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Source: Office for the Coordination of Humanitarian Affairs (OCHA)
3 July 2017


In December 2016, the Humanitarian Country Team (HCT) in the occupied Palestinian territory (oPt) launched its Humanitarian Response Plan (HRP) for 2017. Since then, the situation in the Gaza Strip has significantly worsened, due to a dramatic deterioration in the energy situation and other developments related to internal Palestinian dynamics, affecting the entire population of two million people. In response, the HCT, including UNRWA, has identified the following top priority, life-saving interventions needed in the Health, WASH and Food Security sectors to address the most acute humanitarian needs today. Many of these interventions were previously included in the 2017 HRP but remain unfunded despite the added urgency. Other interventions are new interventions that will now be added to the HRP to address the changing humanitarian context. These prioritized funding requirements amount to US $25.2 million.' Failure to respond to these needs will exacerbate human suffering and increase the risk of a new round of violence.


In the 10 years since the violent take-over of Gaza by Hamas, the enforcement of a blockade on Gaza by Israel and the administrative division that ensued within the Palestinian Authority, the humanitarian situation in the Gaza Strip has become increasingly fragile. The situation, has deteriorated further-still in recent months following an escalation of the conflict between the Hamas de facto authorities and the West Bank-based Palestinian Authority (PA).

At the heart of this deterioration is an aggravation of Gaza's longstanding electricity crisis. In mid-April 2017, Gaza's sole power plant (the `GPP'), which provided about a third of Gaza's electricity, was forced to shut down following the failure by the two parties to resolve a dispute over the payment of taxes on fuel. In May, the Palestinian Authority informed the Israeli Electricity Company (IEC) it will no longer fully pay for the electricity supplied to Gaza through Israel and requested that supply be reduced by 30 per cent. One month later, the IEC implemented the decision in stages, with the first on 19 June. As the supply was gradually reduced, almost concurrently, on 22 June, Hamas and the Egyptian authorities reached an arrangement to import fuel from Egypt, allowing the GPP to resume partial operation. However, the amount of energy produced by the GPP with the fuel purchased in the Egyptian market, is only enough to counteract the reduction in Israeli supply and does not result in an overall gain in energy supply. As such, Gaza is currently being supplied with only about 4-6 hours of electricity a day, down from 8-12 hours before April.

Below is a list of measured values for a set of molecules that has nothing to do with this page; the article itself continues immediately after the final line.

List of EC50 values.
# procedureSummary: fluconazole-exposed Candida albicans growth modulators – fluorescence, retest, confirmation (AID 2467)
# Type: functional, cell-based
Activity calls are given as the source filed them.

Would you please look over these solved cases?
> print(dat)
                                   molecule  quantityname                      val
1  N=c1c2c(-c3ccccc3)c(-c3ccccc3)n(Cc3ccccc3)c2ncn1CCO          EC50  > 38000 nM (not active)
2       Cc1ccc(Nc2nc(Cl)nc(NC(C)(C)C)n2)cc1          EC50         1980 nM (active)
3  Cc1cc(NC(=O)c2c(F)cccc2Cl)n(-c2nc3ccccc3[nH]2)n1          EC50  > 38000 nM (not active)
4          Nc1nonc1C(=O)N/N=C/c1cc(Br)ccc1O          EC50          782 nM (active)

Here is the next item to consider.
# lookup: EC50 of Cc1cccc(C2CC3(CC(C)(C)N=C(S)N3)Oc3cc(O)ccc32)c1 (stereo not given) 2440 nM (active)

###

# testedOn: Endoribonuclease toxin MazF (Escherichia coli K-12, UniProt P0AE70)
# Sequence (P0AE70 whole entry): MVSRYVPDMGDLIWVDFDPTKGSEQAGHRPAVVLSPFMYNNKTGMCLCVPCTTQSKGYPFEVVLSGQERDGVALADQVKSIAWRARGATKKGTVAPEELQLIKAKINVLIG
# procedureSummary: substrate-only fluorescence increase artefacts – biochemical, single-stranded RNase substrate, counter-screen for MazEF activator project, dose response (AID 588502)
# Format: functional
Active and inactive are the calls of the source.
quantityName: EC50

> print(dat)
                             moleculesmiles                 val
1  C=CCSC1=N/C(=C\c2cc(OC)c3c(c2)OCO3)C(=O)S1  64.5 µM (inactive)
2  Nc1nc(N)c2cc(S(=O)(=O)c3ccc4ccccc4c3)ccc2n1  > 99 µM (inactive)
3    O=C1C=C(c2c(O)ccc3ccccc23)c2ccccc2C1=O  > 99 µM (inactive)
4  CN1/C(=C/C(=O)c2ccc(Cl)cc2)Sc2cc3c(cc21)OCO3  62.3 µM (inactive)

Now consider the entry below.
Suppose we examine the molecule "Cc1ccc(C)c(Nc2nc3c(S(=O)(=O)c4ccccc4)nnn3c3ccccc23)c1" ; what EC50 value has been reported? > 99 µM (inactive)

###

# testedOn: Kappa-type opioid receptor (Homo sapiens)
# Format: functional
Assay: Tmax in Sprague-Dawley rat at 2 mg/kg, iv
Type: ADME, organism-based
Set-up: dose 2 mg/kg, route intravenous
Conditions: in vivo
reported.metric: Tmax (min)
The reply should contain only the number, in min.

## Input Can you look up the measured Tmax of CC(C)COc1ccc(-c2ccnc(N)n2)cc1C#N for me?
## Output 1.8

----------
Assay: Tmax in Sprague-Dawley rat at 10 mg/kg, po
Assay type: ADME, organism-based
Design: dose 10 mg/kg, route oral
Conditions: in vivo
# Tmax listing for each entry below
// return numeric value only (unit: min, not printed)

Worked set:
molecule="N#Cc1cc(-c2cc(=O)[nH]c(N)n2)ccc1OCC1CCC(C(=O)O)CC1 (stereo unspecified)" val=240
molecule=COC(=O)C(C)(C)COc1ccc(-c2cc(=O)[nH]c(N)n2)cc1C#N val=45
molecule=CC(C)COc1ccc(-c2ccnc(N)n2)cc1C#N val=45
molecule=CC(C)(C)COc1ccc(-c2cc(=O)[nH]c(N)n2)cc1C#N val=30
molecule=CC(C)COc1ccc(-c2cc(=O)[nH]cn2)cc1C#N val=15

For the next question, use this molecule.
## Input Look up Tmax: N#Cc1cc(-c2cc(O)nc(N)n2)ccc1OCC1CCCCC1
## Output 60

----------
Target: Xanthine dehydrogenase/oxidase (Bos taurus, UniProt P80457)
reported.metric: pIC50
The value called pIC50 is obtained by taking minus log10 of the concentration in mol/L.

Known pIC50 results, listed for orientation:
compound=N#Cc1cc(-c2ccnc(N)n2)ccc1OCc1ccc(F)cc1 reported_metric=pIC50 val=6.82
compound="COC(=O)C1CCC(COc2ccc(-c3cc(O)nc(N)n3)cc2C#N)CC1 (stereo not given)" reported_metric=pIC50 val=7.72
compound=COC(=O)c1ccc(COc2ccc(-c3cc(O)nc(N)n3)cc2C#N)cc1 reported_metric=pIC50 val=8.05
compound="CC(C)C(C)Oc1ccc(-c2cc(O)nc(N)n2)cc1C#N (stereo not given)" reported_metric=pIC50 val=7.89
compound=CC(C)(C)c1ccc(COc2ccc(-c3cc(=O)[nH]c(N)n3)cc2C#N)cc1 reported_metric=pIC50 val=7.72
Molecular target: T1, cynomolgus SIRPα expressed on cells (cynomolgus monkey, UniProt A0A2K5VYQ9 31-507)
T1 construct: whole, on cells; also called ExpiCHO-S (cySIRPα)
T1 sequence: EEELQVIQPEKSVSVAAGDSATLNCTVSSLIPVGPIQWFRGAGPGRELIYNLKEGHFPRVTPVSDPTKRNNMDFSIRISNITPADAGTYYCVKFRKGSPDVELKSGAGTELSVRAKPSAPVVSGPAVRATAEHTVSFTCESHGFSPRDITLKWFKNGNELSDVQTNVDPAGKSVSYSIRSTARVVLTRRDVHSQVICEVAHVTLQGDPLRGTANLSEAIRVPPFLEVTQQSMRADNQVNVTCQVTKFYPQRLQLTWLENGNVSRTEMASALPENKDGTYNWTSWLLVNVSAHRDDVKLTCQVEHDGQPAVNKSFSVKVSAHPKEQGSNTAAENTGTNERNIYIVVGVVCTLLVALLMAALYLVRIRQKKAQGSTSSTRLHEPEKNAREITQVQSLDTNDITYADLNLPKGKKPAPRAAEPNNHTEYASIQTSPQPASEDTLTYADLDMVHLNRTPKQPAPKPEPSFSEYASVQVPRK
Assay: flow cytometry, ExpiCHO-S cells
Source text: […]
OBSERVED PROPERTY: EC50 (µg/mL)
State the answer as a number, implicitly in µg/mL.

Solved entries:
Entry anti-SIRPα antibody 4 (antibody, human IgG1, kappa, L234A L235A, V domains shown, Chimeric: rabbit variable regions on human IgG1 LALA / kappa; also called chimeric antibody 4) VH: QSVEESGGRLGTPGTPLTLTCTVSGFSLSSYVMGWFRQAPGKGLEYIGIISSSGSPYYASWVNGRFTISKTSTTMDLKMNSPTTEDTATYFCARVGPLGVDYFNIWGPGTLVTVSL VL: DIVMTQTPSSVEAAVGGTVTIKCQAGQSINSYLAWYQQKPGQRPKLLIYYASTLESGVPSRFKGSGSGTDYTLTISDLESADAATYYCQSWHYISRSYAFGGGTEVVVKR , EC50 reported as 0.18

The longer blackouts are having a pervasive impact on all aspects of life, undermining basic services and generating serious public health concerns. Hospitals are postponing elective surgeries, discharging patients prematurely, and reducing cleaning and sterilizing of medical facilities. Water supply through the network reaches most homes for just a few hours every 3-5 days, and desalination plants are functioning at only 15 per cent of their capacity. More than 108 million litres of untreated sewage are being discharged into the Mediterranean every day, while wastewater pumping stations are at constant risk of overflow.

Despite the longer power shortages, 189 critical facilities providing health, water and sanitation, and solid waste collection services are able to maintain a minimum level of operation, with emergency fuel provided by humanitarian agencies to run backup generators and vehicles. However, even this current minimal level of service provision is at risk due to the shortage of funds to maintain emergency fuel deliveries beyond August 2017.

The exhaustion of emergency fuel could occur even earlier if electricity supply declines further. This may happen as a result of a new shutdown of the GPP, which depends on an uncertain arrangement for the supply of fuel, or as a result of an additional reduction in the PA's funding for the electricity supplied by Israel.

The provision of health services is also challenged by additional factors. Delays in the shipment of essential drugs and disposables from the West Bank by the PA's Ministry of Health (MoH), has resulted in some 37% per cent of essential pharmaceuticals and 32% of medical supplies being at zero stock at Gaza's Central Drug Store. The MoH appears to have also recently been delaying or suspending the payment for the referral of patients to medical treatment outside Gaza, as reported by the World Health Organization, with about 1,600 patients currently on a waiting-list at the time this document went to print. This may be resulting in higher mortality rates among waiting patients, including highly vulnerable neonates.

The escalation in this internal Palestinian divide is also being felt more widely in the fragile economy of Gaza, affecting the livelihoods of many. Power shortages have undermined economic activity, particularly in the manufacturing and agriculture sectors, compounding the impact of an ongoing salary crisis in the public sector. Since March 2017, the PA has cut the salaries of some 62,000 public employees in Gaza by 30-50 per cent,2 while about 22,000 employees recruited by the Hamas authorities receive typically less than half of their salaries, and on an irregular basis. In addition to the direct impact on affected staff and their families, some of whom may risk becoming food insecure, the salary crisis will ultimately be felt more broadly in Gaza's restricted economy, as a result of an expected fall in consumption levels.

' Of which around 80% are existing 2017 HRP requirements.
20ver 70 per cent of these staff were not working since 2007 following PA's instructions to boycott the Hamas government.

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